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Appendicitis in Children

A blockage inside the appendix is what causes appendicitis in children. In order to make a diagnosis, doctors usually perform a physical examination, ask for a medical history, and order certain tests, including laboratory tests and imaging tests. Treatment for appendicitis often requires surgery to remove the appendix.

Appendicitis in Children: An Overview

Appendicitis is an inflammation of the appendix. Once the condition begins, there is no effective medical therapy. Therefore, it is considered a medical emergency. When appendicitis is treated promptly, most patients recover without difficulty. However, if treatment is delayed, the appendix can burst, causing infection and even death.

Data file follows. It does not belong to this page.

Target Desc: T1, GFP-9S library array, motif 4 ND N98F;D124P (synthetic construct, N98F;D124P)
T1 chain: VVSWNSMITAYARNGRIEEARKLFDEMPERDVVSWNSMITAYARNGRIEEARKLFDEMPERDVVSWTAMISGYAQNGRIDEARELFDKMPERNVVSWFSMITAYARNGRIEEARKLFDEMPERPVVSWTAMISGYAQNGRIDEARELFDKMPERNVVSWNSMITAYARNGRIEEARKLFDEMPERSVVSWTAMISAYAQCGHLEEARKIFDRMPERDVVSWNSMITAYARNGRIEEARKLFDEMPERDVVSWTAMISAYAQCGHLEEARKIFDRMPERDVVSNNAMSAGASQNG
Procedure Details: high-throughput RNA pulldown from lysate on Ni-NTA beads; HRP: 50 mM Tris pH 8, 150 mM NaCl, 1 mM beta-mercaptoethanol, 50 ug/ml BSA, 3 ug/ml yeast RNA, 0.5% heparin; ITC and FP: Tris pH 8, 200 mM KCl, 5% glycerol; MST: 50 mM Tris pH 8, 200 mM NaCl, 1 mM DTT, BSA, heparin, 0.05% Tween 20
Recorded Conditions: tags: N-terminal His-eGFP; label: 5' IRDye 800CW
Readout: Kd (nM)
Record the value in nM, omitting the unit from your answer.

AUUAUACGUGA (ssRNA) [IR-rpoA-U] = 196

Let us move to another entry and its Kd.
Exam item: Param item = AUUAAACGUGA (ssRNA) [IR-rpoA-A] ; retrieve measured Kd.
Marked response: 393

Although anyone can get appendicitis, it occurs most often in people between the ages of 10 and 30.

Understanding the Appendix

The appendix is a small, tube-like structure that is attached to the first part of the large intestine, also called the colon. It is located in the lower-right portion of the abdomen (stomach), and it has no known function. Removal of the appendix appears to cause no change in digestive function.

Why Do Children Get Appendicitis?

In children, appendicitis is caused by a blockage of the inside of the appendix, also known as the lumen. Common causes of blockage include:
  • Feces
  • Infections that lead to swelling
  • Trauma.
(Click Causes of Appendicitis for more information.)
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